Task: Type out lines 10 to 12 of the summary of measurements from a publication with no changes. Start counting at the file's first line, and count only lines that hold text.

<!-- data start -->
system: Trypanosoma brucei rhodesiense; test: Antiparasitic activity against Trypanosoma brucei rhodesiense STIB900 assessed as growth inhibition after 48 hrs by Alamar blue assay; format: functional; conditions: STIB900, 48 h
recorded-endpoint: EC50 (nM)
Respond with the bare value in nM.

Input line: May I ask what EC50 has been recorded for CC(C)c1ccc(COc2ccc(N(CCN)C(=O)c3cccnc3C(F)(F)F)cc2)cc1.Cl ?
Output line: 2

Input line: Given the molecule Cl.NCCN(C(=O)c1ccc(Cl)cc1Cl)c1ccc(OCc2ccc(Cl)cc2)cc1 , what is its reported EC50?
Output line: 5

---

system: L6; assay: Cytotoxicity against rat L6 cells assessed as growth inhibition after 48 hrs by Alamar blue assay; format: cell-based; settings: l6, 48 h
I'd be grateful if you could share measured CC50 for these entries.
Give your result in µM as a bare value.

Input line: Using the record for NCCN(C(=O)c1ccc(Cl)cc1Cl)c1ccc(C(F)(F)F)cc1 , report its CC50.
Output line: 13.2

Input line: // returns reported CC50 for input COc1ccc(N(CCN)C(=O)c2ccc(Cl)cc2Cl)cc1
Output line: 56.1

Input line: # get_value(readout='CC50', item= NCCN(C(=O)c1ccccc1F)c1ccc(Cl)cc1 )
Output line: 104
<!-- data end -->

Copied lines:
I'd be grateful if you could share measured CC50 for these entries.
Give your result in µM as a bare value.

Input line: Using the record for NCCN(C(=O)c1ccc(Cl)cc1Cl)c1ccc(C(F)(F)F)cc1 , report its CC50.